Eligible voters 79,831
Liberal notional gain from Conservative Swing +19.64
Source: Elections Canada[11][12]
2011 Canadian federal election: Carleton—Mississippi Mills
Party Candidate Votes % ±% Expenditures
Conservative Gordon O'Connor 43,723 56.95 -0.82
Liberal Karen McCrimmon 18,393 23.96 +1.62
New Democratic Erin Peters 11,223 14.62 +4.98
Green John Hogg 3,434 4.47 -5.76
Total valid votes/Expense limit 76,773 100.00  
Total rejected ballots 196 0.25
Turnout 76,969 72.77 +3.61
Eligible voters 105,770
Conservative hold Swing -1.22

References[edit]

  1. ^ a b Duffy, Andrew (Apr 3, 2011). "Its Army versus air Force,". Ottawa Citizen. Retrieved December 27, 2012.
  2. ^ a b c d Egan, Kelly and Darren Major (20 October 2015). "McCrimmon soars to huge Liberal victory in Kanata-Carleton". Ottawa Citizen. Retrieved 20 October 2015.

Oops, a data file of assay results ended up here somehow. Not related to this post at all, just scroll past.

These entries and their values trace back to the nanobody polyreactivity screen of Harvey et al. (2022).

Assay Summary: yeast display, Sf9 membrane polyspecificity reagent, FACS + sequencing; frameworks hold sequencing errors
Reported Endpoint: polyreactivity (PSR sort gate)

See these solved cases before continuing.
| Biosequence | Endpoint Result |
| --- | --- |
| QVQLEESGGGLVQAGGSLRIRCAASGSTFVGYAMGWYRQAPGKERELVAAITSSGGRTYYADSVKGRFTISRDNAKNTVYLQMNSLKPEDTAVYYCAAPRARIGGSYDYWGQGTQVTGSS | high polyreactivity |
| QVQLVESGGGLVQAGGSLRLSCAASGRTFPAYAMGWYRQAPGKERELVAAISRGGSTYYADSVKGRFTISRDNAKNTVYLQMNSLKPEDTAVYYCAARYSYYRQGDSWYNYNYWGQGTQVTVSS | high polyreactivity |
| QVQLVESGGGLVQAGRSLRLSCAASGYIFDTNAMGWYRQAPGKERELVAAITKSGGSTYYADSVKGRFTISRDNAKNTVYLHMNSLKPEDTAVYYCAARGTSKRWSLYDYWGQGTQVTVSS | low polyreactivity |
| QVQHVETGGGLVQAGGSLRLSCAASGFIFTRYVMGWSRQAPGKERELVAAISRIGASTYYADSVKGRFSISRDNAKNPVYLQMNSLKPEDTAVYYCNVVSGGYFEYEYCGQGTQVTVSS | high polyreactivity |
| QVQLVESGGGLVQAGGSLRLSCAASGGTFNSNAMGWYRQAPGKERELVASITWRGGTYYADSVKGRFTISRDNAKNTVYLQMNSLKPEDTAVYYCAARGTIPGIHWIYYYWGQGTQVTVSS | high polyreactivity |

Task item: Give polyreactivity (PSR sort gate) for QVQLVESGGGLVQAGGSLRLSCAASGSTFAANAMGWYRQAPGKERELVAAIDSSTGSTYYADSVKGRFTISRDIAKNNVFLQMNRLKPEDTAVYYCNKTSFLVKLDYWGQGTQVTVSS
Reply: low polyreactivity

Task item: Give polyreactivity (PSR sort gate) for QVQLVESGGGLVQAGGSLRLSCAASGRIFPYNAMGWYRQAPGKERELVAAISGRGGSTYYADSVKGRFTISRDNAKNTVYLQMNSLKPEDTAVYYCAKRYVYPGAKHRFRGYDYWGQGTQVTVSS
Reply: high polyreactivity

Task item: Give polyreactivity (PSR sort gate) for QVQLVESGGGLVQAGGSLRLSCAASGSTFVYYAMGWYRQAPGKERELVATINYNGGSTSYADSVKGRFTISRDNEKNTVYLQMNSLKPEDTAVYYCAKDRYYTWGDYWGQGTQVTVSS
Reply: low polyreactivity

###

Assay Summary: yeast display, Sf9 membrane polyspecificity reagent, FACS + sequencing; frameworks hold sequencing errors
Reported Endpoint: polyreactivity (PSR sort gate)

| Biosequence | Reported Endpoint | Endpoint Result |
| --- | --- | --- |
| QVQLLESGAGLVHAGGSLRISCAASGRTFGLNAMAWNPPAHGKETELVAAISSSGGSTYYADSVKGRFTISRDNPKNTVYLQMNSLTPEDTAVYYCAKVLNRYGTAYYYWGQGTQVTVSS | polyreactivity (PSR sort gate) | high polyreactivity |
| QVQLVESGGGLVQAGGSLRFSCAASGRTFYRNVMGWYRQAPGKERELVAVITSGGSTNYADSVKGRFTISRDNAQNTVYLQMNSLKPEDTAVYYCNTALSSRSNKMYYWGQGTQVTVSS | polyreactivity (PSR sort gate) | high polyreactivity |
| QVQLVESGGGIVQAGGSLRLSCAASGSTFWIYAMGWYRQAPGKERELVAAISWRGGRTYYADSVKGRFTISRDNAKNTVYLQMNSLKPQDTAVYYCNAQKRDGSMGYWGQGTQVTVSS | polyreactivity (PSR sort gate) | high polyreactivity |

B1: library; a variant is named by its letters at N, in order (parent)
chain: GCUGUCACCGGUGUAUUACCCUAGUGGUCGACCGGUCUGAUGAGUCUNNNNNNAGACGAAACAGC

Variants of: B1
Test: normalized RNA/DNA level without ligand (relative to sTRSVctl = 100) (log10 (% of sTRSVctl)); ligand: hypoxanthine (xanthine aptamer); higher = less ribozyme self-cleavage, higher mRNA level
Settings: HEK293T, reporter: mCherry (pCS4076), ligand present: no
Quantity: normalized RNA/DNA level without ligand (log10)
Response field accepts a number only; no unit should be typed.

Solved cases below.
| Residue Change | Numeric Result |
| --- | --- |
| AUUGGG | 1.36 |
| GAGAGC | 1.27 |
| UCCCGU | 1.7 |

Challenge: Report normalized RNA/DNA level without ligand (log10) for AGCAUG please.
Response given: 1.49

3. ^ a b c d Ottawa Citizen (Apr 14, 2011). "Liberal Party: Karen McCrimmon". Postmedia. Retrieved December 26, 2012.
  4. ^ a b Dunn, Derek (November 13, 2012). "Riding woman joins Liberal leadership race". Ottawa East News. Retrieved October 6, 2015.
  5. ^ "McCrimmon makes list of Liberal leadership candidates". West Carleton Review. December 13, 2012. Retrieved October 6, 2015.
  6. ^ "Federal Liberal leadership race". Canada. CBC news. Retrieved 27 December 2012.
  7. ^ Crawford, Alison (20 October 2015). "What might a Liberal cabinet look like?". CBC News. Retrieved 20 October 2015.
  8. ^ Smith, Teresa (November 12, 2012). "Retired Forces Lt.-Col. McCrimmon to launch federal Liberal leadership campaign". Ottawa Citizen. Retrieved December 21, 2012.
  9. ^ "Private pilot and volunteer for the Canadian Cancer Society". Retrieved January 9, 2013.
  10. ^ "List of confirmed candidates". Elections Canada. Retrieved 3 October 2019.
  11. ^ Elections Canada – Confirmed candidates for Kanata—Carleton, 30 September 2015
  12. ^ Elections Canada – Preliminary Election Expenses Limits for Candidates Archived 2015-08-15 at the Wayback Machine

External links[edit]